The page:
Angle of attack (AOA): It is defined as the angle between the chord line and the relative wind or flight path.


Downwash and its effects
Figure 2: Downwash
Wing Span
Figure 3 : Downwash Distribution across the span.
As the pressure difference exists between the upper and Lower sides of an aerofoil, the highpressure air tries to curl up around the wing tips forming the trailing edge vortex sheets which results in the trailing tip vortices as explained in Figure 2. [3] Lifting Line theory expresses Wing as the Vortex Sheet and lift can be calculated by the KuttaJoukowski theorem. A profile of downward force along the span which is the result of trailing edge vortices and the vortex sheet is known as downwash. Fig 3 depicts the profile of Downwash over the span of a finite 3D rectangular wing. Maximum Downwash can be seen at the tips and minimum at the centre for a rectangular Wing. This downwash distribution has many consequences and is the prime factor in deciding the efficiency of a particular wing. The wingspan is denoted by y and we can say that the downwash is the function of wingspan.
Downwash (w) = f (y)
Figure 4 : Effective and Induced Angle of Attack.
Referring the fig 4. [4]

Vector V = direction and magnitude of free air stream Velocity.

= Geometric Angle of Attack.

i = Induced Angle of Attack

e = Effective Angle of Attack.
e= i
Thus, as we move towards the tip of the wings for a rectangular wing, downwash increases and so does the induced angle of attack. Hence the effective Angle of Attack decreases which decreases the lift in the vertical direction and increases the drag along the direction of the air velocity. This drag is known as Induced Drag. We cannot avoid it as it is a byproduct of the lift. Induced Drag decreases the efficiency of the wing as it requires more thrust power to overcome it and hence consumes more fuel. The maximum portion of the total drag generated by the wing comprises of the induced drag and hence it is very important to find ways in order to avoid it or find better solutions to avoid it or reduce it.
As the effective angle of attack decreases as we move towards the tip, the lift generation per unit area also decreases. This reduces the local coefficient of Lift cl(y) and a profile of cl(y) can be plotted.
() =
2

Local lift coefficient (cl(y)) = Coefficient of Lift per unit area at a distance y from the centre of the wing.

= Density of Fluid, air in this case. (kg/m3)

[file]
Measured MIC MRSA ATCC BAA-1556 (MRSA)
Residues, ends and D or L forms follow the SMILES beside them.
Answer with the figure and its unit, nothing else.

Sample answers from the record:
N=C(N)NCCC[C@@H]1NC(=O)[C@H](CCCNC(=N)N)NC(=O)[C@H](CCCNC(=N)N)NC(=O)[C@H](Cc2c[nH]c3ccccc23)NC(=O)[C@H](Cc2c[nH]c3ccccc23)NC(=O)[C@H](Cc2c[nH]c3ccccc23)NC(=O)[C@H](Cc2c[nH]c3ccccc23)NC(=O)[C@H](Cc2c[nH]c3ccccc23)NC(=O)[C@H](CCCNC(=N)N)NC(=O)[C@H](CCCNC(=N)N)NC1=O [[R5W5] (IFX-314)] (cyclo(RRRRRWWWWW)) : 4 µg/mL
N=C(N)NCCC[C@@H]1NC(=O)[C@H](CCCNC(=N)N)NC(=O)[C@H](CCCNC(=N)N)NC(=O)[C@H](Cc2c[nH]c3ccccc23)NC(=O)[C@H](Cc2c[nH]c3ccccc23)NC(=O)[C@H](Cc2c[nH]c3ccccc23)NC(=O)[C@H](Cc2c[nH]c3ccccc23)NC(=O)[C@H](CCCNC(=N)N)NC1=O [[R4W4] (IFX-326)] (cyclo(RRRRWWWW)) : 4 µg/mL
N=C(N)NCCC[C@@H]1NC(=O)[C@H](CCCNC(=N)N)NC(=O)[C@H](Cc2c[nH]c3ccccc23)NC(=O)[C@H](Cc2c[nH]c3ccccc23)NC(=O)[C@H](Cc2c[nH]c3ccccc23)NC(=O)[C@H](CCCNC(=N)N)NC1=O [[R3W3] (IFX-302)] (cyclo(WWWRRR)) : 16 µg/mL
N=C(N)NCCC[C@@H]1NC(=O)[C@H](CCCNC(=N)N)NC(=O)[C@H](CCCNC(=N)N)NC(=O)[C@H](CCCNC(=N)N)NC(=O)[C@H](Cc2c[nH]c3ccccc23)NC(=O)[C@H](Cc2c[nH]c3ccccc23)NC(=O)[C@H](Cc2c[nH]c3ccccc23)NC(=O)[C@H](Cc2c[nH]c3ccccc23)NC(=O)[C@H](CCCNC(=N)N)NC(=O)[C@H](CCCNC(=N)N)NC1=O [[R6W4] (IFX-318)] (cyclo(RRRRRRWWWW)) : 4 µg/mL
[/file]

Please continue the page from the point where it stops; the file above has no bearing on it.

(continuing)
A = Wing Area (m2)

V = Relative Velocity (m/s)
Thus, the Lift Distribution is the main aspect and very important part of wing designing.


Remedies to the Induced Drag Problems
The Elliptical Lift Distribution is the bestknown solution to the induced drag problem as it offers the least induced drag. Many of the aircraft during world war 2 had elliptical wings like Submarine Spitfire. These wings were very difficult to manufacture and this was the major reason for their downfall. Further People understood that elliptical lift distribution can be obtained using the Taper Wings with certain modifications to it. Basic Idea that revolves around the Taper wings is if the Downwas is maximum at the tips for rectangular planform then if we provide lesser tip chord and increase the root chord proportionally then we can have the lower the induced drag but the same wing area thus increasing the efficiency of the wing. Thus, the Idea of Taper Wing
evolved. Taper ratio is the ratio of the root chord and the tip chord but the problem arises when we have to perform the trade studies while selecting a particular taper ratio for a particular application. The paper revolves around a similar subject.

Taper Wing Terminology and Basics
Wing Span (y)
Ctip
Croot
Figure 5 : Common tapered wing

Wing Span = (y)

Root Chord = Croot

Tip Chord = Ctip

Mean Aerodynamic Chord = MAC

Aspect Ratio =
Taper Ratio ( ) =
Many of the Aerodynamic properties depend on the above characteristics of the wing. Lift is proportional to the Wing Area, stalling characteristics depend on the Aspect Ratios, Induced Drag depends on the Aspect Ratio too. Thus to compare any two wings, we need to make certain arrangements and make sure that the comparison parameters are same and they start from a common ground.


PAPER OBJECTIVE